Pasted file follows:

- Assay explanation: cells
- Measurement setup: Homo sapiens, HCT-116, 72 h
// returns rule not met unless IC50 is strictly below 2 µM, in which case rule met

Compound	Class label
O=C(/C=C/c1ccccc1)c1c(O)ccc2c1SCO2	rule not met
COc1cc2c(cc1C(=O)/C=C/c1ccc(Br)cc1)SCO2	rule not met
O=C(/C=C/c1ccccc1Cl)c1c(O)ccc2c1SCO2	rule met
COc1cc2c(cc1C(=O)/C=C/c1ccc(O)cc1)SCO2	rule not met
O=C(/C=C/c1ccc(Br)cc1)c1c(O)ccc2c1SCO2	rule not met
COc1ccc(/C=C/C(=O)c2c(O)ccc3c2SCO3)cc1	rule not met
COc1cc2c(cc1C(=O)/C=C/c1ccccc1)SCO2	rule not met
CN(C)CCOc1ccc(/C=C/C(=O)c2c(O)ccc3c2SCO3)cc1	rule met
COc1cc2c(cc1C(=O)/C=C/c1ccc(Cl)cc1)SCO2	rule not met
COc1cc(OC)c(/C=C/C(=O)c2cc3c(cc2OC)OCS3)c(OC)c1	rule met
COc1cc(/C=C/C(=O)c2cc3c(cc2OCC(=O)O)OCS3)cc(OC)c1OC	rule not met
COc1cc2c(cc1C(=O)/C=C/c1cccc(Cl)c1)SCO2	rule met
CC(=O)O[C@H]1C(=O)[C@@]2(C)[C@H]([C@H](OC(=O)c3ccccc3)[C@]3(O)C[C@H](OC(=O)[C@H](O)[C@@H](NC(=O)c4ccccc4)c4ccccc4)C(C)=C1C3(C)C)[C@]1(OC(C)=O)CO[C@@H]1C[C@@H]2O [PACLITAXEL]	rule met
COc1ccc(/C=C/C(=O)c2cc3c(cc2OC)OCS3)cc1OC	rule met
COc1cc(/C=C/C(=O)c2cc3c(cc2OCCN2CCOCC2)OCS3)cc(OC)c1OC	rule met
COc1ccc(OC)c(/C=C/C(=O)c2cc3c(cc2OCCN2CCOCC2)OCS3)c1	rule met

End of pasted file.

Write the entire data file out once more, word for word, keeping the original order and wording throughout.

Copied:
- Assay explanation: cells
- Measurement setup: Homo sapiens, HCT-116, 72 h
// returns rule not met unless IC50 is strictly below 2 µM, in which case rule met

Compound	Class label
O=C(/C=C/c1ccccc1)c1c(O)ccc2c1SCO2	rule not met
COc1cc2c(cc1C(=O)/C=C/c1ccc(Br)cc1)SCO2	rule not met
O=C(/C=C/c1ccccc1Cl)c1c(O)ccc2c1SCO2	rule met
COc1cc2c(cc1C(=O)/C=C/c1ccc(O)cc1)SCO2	rule not met
O=C(/C=C/c1ccc(Br)cc1)c1c(O)ccc2c1SCO2	rule not met
COc1ccc(/C=C/C(=O)c2c(O)ccc3c2SCO3)cc1	rule not met
COc1cc2c(cc1C(=O)/C=C/c1ccccc1)SCO2	rule not met
CN(C)CCOc1ccc(/C=C/C(=O)c2c(O)ccc3c2SCO3)cc1	rule met
COc1cc2c(cc1C(=O)/C=C/c1ccc(Cl)cc1)SCO2	rule not met
COc1cc(OC)c(/C=C/C(=O)c2cc3c(cc2OC)OCS3)c(OC)c1	rule met
COc1cc(/C=C/C(=O)c2cc3c(cc2OCC(=O)O)OCS3)cc(OC)c1OC	rule not met
COc1cc2c(cc1C(=O)/C=C/c1cccc(Cl)c1)SCO2	rule met
CC(=O)O[C@H]1C(=O)[C@@]2(C)[C@H]([C@H](OC(=O)c3ccccc3)[C@]3(O)C[C@H](OC(=O)[C@H](O)[C@@H](NC(=O)c4ccccc4)c4ccccc4)C(C)=C1C3(C)C)[C@]1(OC(C)=O)CO[C@@H]1C[C@@H]2O [PACLITAXEL]	rule met
COc1ccc(/C=C/C(=O)c2cc3c(cc2OC)OCS3)cc1OC	rule met
COc1cc(/C=C/C(=O)c2cc3c(cc2OCCN2CCOCC2)OCS3)cc(OC)c1OC	rule met
COc1ccc(OC)c(/C=C/C(=O)c2cc3c(cc2OCCN2CCOCC2)OCS3)c1	rule met